Sunday, 22 May 2022

Walkers ‘disappointed’ by charges at rural car parks

Walkers ‘disappointed’ by charges at rural car parks

WALKERS say they are disappointed at the introduction of charges in two rural car parks that they use regularly.

The facilities next to the Stag and Huntsman pub in Hambleden and in Skirmett Road, Mill End, have been free to use since Wycombe District Council sold them to the Culden Faw Estate in 2015.

But now charges have been brought in by the estate, which is owned by billionaire Swiss financier Urs Schwarzenbach, because it says it needs to cover the cost of operating the car parks.

The fees, which range from £1 for up to an hour to £20 for a week, apply at all times of the day, and are administered by JustPark.

Alie Hagedoorn, who chairs the Henley and Goring Ramblers, said: “We think it’s a pity. I’m not convinced the estate has to do this to survive.

“The Hambleden area is so beautiful for walking so we have lots and lots of walks from there.

“This doesn’t make it easy to go walking. It limits the possibilities, especially for those who have a tight budget. With covid, a lot of people want to go walking or maybe they have been affected by not having as much money as normal, so I think it’s bad timing as well.

“We will still be using the car parks but some walk leaders may choose another area instead to walk. I’m quite convinced there will be fewer walks from there due to these charges.”

Andrew Zelin, chairman of the Chilterns Weekend Walkers, called the charges “disappointing”.

His group uses the facilities at least once or twice a month and has between 10 and 20 walkers each time.

Mr Zelin said: “It’s certainly unfortunate when everyone’s trying to encourage walking and enjoying the countryside and so on.

“I’ve been walking 20 or more years and it’s just another popular car park that has succumbed to charges.

“It’s not ideal but I don’t know how much we can really do about it.

“I think most walk leaders will carry on starting there. It’s still worth it because of the enjoyment we get from going out for a walk and meeting people.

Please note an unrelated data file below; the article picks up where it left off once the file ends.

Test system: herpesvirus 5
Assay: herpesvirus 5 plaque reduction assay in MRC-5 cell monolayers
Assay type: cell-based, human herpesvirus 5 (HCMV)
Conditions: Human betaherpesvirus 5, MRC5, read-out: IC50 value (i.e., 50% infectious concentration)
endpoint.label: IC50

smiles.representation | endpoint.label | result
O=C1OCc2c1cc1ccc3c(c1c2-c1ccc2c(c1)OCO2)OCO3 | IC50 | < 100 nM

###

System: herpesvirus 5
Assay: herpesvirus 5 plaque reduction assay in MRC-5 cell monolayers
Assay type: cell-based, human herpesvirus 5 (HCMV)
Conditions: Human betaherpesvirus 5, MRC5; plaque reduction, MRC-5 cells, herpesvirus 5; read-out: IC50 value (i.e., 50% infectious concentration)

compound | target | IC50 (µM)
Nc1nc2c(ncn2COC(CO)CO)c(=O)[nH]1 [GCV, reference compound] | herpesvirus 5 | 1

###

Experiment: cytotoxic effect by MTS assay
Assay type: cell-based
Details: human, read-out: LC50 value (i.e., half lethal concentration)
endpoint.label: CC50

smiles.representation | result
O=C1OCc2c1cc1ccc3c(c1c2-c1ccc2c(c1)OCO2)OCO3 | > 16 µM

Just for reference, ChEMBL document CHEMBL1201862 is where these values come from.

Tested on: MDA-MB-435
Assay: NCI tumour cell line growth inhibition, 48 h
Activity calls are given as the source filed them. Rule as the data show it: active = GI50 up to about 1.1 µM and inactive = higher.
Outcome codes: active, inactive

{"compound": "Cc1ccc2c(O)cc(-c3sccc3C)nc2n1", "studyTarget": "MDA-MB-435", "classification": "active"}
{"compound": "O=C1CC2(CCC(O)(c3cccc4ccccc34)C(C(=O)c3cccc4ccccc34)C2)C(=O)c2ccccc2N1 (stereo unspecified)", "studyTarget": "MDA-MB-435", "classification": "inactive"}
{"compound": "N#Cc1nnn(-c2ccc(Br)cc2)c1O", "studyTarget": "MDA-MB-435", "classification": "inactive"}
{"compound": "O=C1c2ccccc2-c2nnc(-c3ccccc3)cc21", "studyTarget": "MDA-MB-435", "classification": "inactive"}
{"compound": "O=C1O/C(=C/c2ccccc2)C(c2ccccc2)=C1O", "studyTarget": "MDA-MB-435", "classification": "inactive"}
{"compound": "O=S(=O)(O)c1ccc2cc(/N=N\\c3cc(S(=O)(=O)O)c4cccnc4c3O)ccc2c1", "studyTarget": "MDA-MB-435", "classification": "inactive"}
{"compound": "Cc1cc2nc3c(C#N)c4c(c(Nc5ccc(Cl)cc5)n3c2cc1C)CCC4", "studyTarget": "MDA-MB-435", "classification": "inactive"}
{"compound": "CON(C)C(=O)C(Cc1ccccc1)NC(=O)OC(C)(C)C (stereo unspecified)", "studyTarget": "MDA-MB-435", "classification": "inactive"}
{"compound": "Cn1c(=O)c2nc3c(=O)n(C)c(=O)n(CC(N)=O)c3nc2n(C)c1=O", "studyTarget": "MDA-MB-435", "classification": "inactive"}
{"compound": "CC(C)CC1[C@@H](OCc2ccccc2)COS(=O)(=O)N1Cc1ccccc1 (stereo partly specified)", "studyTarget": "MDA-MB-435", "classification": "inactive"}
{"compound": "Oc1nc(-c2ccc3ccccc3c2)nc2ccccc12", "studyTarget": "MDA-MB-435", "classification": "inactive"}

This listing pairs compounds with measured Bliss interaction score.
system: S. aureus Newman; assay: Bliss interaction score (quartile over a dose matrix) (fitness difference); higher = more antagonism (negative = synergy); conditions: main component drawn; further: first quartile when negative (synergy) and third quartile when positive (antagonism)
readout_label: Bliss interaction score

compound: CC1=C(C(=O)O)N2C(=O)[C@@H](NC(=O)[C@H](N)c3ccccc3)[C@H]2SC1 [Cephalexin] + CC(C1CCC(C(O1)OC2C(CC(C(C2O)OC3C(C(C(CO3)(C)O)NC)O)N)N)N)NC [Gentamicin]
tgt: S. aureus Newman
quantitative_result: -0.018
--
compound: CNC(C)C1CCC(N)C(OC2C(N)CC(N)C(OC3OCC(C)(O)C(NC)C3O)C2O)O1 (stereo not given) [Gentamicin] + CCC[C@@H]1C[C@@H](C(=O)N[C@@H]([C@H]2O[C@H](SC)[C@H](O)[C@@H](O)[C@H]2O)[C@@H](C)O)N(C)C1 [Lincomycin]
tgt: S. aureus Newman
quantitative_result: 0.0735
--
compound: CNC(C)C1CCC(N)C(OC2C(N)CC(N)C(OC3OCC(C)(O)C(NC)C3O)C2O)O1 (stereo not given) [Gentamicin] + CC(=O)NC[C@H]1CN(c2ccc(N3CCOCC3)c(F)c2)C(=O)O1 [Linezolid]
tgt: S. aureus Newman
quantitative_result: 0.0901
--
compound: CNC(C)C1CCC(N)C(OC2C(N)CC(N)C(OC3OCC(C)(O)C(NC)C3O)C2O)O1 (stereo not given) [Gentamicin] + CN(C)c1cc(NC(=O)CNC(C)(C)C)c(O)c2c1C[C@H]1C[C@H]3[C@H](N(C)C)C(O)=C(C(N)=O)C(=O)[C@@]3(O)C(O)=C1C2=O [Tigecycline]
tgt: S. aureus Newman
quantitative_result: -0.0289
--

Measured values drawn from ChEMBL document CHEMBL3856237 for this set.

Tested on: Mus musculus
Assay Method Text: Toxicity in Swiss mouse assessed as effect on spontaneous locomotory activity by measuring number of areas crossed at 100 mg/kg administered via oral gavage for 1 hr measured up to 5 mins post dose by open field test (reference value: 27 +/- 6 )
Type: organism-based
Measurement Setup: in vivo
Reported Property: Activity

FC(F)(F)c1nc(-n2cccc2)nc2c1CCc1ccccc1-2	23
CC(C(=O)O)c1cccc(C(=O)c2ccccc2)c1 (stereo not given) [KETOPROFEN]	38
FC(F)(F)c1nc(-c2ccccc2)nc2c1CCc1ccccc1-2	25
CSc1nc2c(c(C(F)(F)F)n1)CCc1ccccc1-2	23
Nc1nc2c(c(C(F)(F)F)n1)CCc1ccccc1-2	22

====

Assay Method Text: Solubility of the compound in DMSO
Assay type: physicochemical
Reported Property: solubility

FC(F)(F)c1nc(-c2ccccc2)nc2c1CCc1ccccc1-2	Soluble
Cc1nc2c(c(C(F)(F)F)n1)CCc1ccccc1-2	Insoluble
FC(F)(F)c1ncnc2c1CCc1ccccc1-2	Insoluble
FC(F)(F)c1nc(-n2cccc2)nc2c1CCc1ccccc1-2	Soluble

“It probably means we need to think a bit more about sharing cars, which is not easy because we come from quite a wide area.

“We do get large numbers and we can’t just park in a layby. We don’t want to sort of clog up the village. We want to make sure we park considerately.”

Mr Zelin said he understood that when the car parks changed hands there was no agreement for free parking to continue.

Estate manager Alex Dick said he understood that people may not like paying to park but there were costs incurred in providing the car parks and the associated facilities, including the public toilets at Mill End, insurance, repairs, rates and security.

He said: “We’re a business that has substantial costs to cover and it was a fairly easy decision to put in parking charges to cover these.”

Mr Dick said people parked at the pub with no intention of going inside, except perhaps to use its toilets.

He explained: “We have now introduced a system where anyone using the Stag and Huntsman pub can get free parking.

“It hasn’t affected business in any way — in fact, the opposite. People who need to get to the pub can actually park there.”

Villagers only found out about the sale of the land in 2017 — two years after the sale — and were concerned then about charges being introduced.

At the time, Mr Dick said there were no plans to charge residents but because the estate was charged business rates on the car park it was “investigating means of recouping those costs”.

The estate had given the parish an area of land near the pub car park for use for village events for a nominal sum of £1, he said.

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